The Oxford Companion to Twentieth-Century Poetry in English

By Ian Hamilton | Go to book overview

S

SACKS, Peter ( 1950- ), was born in Port Elizabeth, South Africa and grew up in Durban. He now teaches English and writing at Johns Hopkins University.

Sacks writes a strong, clear-sighted poetry that is deeply rooted in place. But if the poems begin in particular locales, the poet's meditative intelligence soon brings the moral topography into view. In his first collection, In These Mountains ( New York and London, 1986), Sacks manifested his characteristic concerns--with romantic love, memory, political accountability, and the spiritual impulse--but managed to sustain a subdued lyricism throughout. The title- poem, an imaginative re-creation of the lives of the Bushmen of the Kalahari, summons up the void left behind after their all-but total eradication, but does so in an elegiac manner. The poet hears: 'no bird cry, | no river sound, no spirits travelling quickly | with their quivers under the cold drift of stars, | their bone-chip rattles and their voices | streaming in the darkness and the wind.'

Promised Lands ( New York and London, 1990), Sacks's second collection, reveals a perceptibly more stringent vision. While the majority of the poems are bound to locale-- notably the sequence 'States' which surveys the American terrain--Sacks is more inclined than before to historical, mythic, and religious speculation. The result is that the sensuous particulars encountered in the first book recede to make place for more emblematic treatment of subject. Place is not so much seen for itself as seen through. A starkly beautiful natural world is also a place for moral and spiritual self-reckoning. In his powerful long poem 'Alaska', Sacks concludes: 'Between destruction and redemption | we who know nothing of purity except the word, | move through the waters, | move into the fire no breath can name, | the fire that will not say it is enough | until we breathe again.'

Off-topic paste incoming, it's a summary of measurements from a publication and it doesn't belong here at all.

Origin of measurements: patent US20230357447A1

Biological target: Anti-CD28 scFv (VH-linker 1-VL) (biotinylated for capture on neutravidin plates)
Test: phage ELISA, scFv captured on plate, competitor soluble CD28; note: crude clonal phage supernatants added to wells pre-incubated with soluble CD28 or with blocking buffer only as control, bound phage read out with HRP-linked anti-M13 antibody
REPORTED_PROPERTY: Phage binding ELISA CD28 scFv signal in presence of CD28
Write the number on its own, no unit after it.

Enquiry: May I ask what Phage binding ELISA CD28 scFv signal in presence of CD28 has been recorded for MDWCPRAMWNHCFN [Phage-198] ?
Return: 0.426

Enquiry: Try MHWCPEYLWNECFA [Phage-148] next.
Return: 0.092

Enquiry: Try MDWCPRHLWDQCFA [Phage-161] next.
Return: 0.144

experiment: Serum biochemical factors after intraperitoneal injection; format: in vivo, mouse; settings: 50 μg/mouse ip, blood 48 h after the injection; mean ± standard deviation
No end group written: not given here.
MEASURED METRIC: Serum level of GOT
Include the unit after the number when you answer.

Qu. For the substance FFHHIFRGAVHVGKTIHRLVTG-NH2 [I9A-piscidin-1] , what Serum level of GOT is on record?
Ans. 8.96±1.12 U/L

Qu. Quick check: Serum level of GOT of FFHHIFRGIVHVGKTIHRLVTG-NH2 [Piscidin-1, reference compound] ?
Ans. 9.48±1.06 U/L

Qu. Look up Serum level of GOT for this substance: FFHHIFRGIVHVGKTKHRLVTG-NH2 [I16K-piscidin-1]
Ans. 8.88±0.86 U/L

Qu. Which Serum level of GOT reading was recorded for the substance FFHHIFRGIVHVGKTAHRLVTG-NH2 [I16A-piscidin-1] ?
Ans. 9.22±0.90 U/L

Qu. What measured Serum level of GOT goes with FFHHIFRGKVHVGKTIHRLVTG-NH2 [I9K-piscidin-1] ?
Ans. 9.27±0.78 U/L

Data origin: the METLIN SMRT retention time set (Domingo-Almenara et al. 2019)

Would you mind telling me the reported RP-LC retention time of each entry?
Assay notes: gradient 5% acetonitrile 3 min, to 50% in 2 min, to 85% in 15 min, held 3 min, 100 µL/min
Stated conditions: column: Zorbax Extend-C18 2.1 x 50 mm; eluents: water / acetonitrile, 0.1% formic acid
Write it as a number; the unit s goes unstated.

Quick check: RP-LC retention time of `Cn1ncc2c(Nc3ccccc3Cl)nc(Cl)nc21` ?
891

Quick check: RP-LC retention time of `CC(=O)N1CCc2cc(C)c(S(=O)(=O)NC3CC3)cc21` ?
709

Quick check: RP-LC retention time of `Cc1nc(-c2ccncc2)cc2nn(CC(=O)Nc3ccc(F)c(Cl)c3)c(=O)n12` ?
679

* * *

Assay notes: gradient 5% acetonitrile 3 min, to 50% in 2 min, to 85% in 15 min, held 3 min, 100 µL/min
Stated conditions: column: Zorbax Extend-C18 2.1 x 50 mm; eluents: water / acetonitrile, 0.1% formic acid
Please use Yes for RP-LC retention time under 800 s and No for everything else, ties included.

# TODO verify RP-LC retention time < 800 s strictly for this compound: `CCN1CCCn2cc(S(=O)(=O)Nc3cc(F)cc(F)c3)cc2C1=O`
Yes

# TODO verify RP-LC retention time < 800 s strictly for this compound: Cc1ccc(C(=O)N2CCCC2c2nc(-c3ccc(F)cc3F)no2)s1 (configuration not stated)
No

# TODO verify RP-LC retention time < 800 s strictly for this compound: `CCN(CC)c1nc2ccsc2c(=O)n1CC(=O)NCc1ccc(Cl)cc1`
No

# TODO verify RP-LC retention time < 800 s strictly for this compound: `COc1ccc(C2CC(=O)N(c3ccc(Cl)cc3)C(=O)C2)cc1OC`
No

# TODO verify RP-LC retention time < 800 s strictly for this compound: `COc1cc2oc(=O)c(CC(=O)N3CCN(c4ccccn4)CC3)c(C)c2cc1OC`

Sacks is also the author of The English Elegy: Studies in the Genre from Spenser to Yeats ( 1985).

[ SPB

SACKVILLE-WEST, V. (Victoria Mary) ( 1892- 1962), was born into a wealthy and aristocratic family and brought up at Knole, the ancestral home of the Sackville family. She became a prolific novelist and biographer, but never shook off the air of a dilettante and is best remembered for her literary friendships (notably with Virginia Woolf), her well- documented marriage to writer and diplomat Harold Nicolson, and her expertise as a creative gardener. The garden she made with Nicolson at their home, Sissinghurst Castle, became the subject for many gardening books in the later years of her life. Her reputation as a poet rests on The Land, a popular success ever since its publication in 1926, which relates at length (2,500 lines) and in the first-person the cycle of a farming year in Kent. The poem was deliberately anti-modernist and provincial, using regular iambic lines and archaic diction, but was not deliberately modelled on Virgil's Georgics, of which the author was ignorant. A better poem, started soon after publication of The Land but not finished until 1946, is The Garden, also a long poem, but by no means so artificial. It was in effect a treatise on gardening, and also a meditation, written in time of war and expressive of an inner landscape as well as a realized, physical